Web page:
We have all been part of brainstorming sessions that go nowhere. Half of the room stares off into space while the other half blurts out anything that pops into their heads. Ultimately, very little is accomplished. This should be of no surprise since many studies have shown that brainstorming as a strategy for idea generation is usually too unfocused to be as effective as most think it is. But people still need new ideas to make companies grow and flourish.
Enter "brainsteering." Developed by management consultants Kevin and Shawn Coyne, brainsteering aims to harness people's creativity and "steer" it in a more productive direction. This involves two key principles: asking the right questions and using the right process.
According to the authors, focusing on the right question is more important for developing new ideas than searching for the right answer. This is because the right question will focus thinking in a unique way. For instance, rather than asking a broad question like "how can we increase profits?" the U.S. Postal Service asked itself, "what is the biggest hassle our customers face when buying stamps?" When it determined that buying additional stamps to make up for postage rate increases was the largest burden, USPS created the popular Forever stamp, which ensures delivery regardless of the current rate.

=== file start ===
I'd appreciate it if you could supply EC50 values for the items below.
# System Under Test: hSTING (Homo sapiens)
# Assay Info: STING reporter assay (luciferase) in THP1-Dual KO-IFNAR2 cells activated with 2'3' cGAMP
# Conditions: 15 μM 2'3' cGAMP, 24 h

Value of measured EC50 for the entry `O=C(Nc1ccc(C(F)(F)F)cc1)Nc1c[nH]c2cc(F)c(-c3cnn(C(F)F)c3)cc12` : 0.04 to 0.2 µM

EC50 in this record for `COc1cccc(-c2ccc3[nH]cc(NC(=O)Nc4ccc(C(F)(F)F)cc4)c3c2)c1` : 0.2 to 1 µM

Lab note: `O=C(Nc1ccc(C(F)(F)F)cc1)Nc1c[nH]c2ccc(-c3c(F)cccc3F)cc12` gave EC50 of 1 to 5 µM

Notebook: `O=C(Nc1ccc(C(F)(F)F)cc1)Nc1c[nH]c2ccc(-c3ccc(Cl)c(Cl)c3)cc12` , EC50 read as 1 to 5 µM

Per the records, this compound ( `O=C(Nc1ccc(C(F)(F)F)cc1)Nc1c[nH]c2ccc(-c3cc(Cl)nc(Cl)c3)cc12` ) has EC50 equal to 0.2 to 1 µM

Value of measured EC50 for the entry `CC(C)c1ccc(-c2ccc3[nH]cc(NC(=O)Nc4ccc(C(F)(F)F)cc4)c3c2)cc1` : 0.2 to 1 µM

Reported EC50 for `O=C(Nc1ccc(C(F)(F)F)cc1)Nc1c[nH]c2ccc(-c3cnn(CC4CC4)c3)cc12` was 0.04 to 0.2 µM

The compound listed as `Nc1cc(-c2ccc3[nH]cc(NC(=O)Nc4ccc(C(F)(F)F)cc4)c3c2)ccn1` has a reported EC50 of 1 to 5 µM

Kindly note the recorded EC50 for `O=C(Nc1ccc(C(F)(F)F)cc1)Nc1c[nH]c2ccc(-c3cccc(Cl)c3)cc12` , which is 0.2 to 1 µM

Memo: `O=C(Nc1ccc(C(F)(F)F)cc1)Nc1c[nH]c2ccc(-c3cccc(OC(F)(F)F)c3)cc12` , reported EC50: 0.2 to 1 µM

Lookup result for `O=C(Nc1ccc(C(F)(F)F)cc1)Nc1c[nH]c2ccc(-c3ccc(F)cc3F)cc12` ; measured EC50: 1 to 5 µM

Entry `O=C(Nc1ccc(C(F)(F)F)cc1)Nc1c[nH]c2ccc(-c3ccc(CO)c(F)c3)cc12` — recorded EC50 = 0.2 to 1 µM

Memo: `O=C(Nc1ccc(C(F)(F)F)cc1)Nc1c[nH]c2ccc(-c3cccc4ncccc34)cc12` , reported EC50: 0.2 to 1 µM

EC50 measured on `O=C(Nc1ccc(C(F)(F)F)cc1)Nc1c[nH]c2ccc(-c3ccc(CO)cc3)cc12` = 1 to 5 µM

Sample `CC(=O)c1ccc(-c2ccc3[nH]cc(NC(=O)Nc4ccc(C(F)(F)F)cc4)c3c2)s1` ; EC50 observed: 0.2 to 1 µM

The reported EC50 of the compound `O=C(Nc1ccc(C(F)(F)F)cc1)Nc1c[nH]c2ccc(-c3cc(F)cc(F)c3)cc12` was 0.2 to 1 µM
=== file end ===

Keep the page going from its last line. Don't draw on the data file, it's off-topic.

The right question can even create whole companies and organizations. From the question, "how can we design a computer that will fit in the overhead compartment of an airplane?" came Compaq. And the question of "who would win in a fight: a boxer or a martial arts expert?" was the impetus behind the creation of the sport of mixed martial arts and the Ultimate Fighting Championship, which has become a multi-billion-dollar sports phenomenon.
Combined with the right process for focusing creativity, brainsteering hopes to turn organizations into "idea factories" that can generate a steady stream of new ideas -- a useful commodity in a fast-paced, globalized business world that is more competitive than ever before.